Parental vaccine concerns are also influenced by vaccine side-effects or medical problems that coincidentally occur around the time of vaccines, and a host of factors that influence perceptions about the risks and benefits of vaccines.

A loss of confidence and trust by consumers can result in falling vaccination rates and epidemics. This was illustrated in the UK with measles outbreaks following the falsely attributed risk of autism following the measles, mumps, and rubella (MMR) vaccine.

How do you boost vaccination rates?

First, vaccines must be readily accessible to the public. This requires reducing or eliminating cost as a barrier and making the vaccine conveniently available. Strong support from health-care providers is central to gaining parental acceptance of vaccines.

Other strategies include financial incentives to physicians for achieving high vaccination rates among their patients (historically in Australia and the United Kingdom) and requiring vaccination to attend school (US and Australia) or to receive social benefits (Australia).

Australia has school entry legislation in most states except Western Australia and Queensland, which has “guidelines” for managing student immunisation data.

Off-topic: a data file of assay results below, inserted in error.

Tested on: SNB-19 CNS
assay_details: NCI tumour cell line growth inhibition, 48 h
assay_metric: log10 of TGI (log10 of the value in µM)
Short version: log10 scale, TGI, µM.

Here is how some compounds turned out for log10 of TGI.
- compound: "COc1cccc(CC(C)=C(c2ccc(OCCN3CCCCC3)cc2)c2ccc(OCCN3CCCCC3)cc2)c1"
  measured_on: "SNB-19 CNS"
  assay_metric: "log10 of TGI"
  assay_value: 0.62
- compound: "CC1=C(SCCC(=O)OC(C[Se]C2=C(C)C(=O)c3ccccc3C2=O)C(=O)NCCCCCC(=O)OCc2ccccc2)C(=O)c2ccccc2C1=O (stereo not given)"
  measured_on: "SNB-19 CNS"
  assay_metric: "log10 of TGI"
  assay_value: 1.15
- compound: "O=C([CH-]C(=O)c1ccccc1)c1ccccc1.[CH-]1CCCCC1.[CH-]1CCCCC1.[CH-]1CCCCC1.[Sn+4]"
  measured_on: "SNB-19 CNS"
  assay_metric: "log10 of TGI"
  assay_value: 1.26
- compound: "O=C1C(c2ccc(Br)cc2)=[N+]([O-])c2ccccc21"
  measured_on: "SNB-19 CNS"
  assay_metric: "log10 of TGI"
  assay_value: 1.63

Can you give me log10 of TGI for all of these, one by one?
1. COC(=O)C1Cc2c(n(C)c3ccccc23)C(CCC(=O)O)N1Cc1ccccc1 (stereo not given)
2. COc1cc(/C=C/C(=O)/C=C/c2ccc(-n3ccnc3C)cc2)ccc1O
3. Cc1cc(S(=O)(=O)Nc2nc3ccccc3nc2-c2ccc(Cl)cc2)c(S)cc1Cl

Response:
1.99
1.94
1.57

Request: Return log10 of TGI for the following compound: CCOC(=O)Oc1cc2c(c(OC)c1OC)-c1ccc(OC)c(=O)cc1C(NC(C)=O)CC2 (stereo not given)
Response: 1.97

School-entry legislation raises vaccination rates. JPC-PROD/Shutterstock

In the US, all states have school entry requirements that mandate immunisation prior to school entry. All states allow medical exemptions and 48 allow non-medical exemptions. West Virginia and Mississippi allow only medical exemptions.

Amid tremendous national attention surrounding a measles outbreak that originated in Disneyland, California, several states have proposed legislation to ban all non-medical exemptions.

There is certainly evidence that school-entry legislation raises vaccination rates. These are often accompanied by school exclusion policies for unvaccinated children during outbreaks. However, removal of vaccine legislation does not necessarily reduce vaccination rates, as seen in a region of Italy.

It has also been shown that ease of applying for conscientious objection to vaccination predicts lower vaccination rates, particularly if it is easier to gain an objection than to get immunised. The greater the administrative hurdles to applying for objection, the higher the vaccination rates.

Following major outbreaks of pertussis, four US states (California, Oregon, Vermont and Washington) that had comparatively high rates of exemptions recently made their exemptions more difficult to obtain.

Addressing parental concerns